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Drama continues in feud over advertising boards outside Swiss Cottage theatre school

PUBLISHED: 14:00 20 June 2013

Principal Gavin Henderson outside the Royal Central School of Speech and Drama, in Eton Avenue

Principal Gavin Henderson outside the Royal Central School of Speech and Drama, in Eton Avenue

Archant

An appeal against Camden Council’s decision to ban advertising hoardings outside a prestigious stage school has been dismissed – but its principal is fighting back.

Judi DenchJudi Dench

Dame Judi Dench and Stephen Fry, among others, have leapt to the defence of the Royal Central School of Speech and Drama in Eton Avenue, Swiss Cottage, which receives £150,000 from selling advertising which is donated to youth projects in Camden.

The school, whose alumni include Sir Laurence Olivier, Harold Pinter and Jennifer Saunders, fought the council decision to remove the two hoardings in Avenue Road on aesthetic grounds at a hearing in May but the appeal was dismissed last week.

Now principal Gavin Henderson has submitted an application to keep just one of the hoardings.

He also plans to have pictures of famous alumni and words explaining the rich history of the drama school on the side of the building.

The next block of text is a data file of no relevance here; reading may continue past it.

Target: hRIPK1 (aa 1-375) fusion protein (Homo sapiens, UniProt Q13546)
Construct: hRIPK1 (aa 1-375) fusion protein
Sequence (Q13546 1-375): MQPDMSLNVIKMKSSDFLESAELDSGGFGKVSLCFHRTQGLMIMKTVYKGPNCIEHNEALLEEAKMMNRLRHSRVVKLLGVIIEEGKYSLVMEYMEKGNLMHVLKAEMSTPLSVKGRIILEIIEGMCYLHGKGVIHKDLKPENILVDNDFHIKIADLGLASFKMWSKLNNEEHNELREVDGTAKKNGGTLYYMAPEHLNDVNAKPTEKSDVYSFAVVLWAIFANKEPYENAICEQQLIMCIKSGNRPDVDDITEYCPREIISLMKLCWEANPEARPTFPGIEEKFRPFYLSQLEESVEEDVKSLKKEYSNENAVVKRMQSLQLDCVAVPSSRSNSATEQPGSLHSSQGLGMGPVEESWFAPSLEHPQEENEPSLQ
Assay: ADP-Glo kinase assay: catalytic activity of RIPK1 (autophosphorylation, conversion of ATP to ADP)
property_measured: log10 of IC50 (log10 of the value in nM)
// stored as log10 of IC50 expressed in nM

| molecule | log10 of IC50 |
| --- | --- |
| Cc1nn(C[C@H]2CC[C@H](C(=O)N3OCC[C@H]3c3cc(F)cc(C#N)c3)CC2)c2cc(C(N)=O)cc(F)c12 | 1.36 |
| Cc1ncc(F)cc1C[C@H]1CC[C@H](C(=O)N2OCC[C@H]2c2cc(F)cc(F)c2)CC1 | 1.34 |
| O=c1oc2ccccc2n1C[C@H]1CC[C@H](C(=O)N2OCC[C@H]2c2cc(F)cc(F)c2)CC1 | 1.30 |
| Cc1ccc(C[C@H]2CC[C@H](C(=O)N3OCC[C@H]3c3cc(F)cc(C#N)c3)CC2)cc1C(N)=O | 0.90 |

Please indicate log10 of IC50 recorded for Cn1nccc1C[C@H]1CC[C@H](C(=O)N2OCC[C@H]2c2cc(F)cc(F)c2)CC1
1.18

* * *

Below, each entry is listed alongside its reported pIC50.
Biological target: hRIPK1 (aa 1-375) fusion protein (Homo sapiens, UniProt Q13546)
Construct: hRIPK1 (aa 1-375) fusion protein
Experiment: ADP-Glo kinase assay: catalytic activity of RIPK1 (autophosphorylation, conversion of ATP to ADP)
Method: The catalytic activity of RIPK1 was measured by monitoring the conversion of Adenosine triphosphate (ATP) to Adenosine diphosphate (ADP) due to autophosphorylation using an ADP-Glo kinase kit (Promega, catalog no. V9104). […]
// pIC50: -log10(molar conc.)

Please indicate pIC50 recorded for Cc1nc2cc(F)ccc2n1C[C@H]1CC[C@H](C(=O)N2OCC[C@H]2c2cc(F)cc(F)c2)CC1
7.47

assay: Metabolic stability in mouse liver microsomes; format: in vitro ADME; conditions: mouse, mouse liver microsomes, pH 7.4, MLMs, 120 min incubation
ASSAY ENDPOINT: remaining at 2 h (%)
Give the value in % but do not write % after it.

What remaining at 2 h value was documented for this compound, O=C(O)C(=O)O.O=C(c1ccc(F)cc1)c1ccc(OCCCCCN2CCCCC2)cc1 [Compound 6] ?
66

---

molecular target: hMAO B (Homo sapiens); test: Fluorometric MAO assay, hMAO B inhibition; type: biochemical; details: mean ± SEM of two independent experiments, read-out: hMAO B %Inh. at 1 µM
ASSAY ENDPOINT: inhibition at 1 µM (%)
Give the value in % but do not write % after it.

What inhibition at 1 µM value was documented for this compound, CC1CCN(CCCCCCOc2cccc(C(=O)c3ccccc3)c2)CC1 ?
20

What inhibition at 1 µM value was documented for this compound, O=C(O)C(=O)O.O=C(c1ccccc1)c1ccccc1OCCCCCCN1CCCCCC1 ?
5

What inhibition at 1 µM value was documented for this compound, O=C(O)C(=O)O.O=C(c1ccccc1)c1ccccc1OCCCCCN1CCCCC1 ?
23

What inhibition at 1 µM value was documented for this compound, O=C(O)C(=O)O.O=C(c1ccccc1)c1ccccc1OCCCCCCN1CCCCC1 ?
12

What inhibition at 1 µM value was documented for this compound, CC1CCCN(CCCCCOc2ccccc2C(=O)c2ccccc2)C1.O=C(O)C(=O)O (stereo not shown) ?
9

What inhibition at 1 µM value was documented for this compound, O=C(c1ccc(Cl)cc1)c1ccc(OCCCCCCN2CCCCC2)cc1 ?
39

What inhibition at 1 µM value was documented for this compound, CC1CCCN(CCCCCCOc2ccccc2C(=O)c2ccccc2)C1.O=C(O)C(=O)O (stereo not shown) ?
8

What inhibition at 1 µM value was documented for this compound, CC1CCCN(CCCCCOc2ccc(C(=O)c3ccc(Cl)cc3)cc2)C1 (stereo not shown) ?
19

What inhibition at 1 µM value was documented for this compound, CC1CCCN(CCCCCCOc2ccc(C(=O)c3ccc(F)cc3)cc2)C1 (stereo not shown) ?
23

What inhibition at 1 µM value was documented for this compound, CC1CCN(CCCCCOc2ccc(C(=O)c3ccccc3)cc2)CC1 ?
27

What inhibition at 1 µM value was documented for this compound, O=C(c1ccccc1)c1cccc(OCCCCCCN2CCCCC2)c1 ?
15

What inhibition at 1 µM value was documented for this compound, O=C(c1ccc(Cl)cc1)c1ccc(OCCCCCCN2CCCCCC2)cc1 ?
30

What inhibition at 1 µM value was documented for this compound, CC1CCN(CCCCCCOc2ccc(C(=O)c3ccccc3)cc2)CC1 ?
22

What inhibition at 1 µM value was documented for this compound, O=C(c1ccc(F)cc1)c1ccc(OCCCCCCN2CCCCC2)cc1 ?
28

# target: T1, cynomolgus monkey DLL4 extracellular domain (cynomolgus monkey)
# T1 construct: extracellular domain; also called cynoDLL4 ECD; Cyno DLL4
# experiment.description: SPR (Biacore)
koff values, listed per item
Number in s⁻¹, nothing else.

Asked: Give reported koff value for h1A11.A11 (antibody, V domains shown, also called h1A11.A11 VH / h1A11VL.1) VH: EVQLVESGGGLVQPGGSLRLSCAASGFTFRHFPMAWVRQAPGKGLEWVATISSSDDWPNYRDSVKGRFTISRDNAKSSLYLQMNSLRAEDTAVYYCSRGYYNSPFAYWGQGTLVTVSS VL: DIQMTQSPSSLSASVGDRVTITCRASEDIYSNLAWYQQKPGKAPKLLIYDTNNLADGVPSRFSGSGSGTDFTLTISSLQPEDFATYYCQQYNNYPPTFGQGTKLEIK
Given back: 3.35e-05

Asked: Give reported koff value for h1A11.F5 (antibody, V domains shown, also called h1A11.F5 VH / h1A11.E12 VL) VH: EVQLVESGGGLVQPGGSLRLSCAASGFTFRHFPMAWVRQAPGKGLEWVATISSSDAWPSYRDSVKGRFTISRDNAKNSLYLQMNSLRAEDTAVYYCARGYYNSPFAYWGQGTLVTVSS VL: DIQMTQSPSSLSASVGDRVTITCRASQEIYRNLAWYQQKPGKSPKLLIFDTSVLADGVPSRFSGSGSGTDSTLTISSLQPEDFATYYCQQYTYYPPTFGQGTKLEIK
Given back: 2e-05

Professor Henderson said: “We want the planning meeting discussing the application to be heard in the open so the matter can be seen and heard by everyone. It would be democracy working.”

A third of the advertising revenue from the boards is donated to the annual Shakespeare Schools Festival, which works with 2,000 schools across the UK to put on half-hour Shakespeare adaptations in local theatres.

Dame Judi Dench wrote, before the appeal was dismissed: “I know something of the considerable benefit derived from these signs... I would urge the council to reconsider.”

The school’s vice-president, Stephen Fry, tweeted his encouragement last month, and other supporters include Dame Jenny Abramsky, chairman of the National Heritage Memorial Fund, Belsize Residents Association, Belsize Village Association and vicar Paul Nicholson of St Peter’s Church in Belsize Park.

In a letter sent to council chief executive, Mike Cooke, on Friday, Professor Henderson wrote: “We consulted widely among the community... but found no-one in accord with the view of substantial harm being caused.

‘‘We do what we can to serve the community... I’m sure I need not tell you of the extreme difficulties facing students at this time, and the fierce competition for diminishing charitable and philanthropic incomes.”

Cllr Valerie Leach, Camden’s cabinet member for planning, said: “Camden is one of the biggest supporters in the country of its local, voluntary sector and this delivers a range of arts and culture projects for young people.

“Removing this hoarding was one of many across the borough and is part of the council’s duty to our residents to protect their local areas.”


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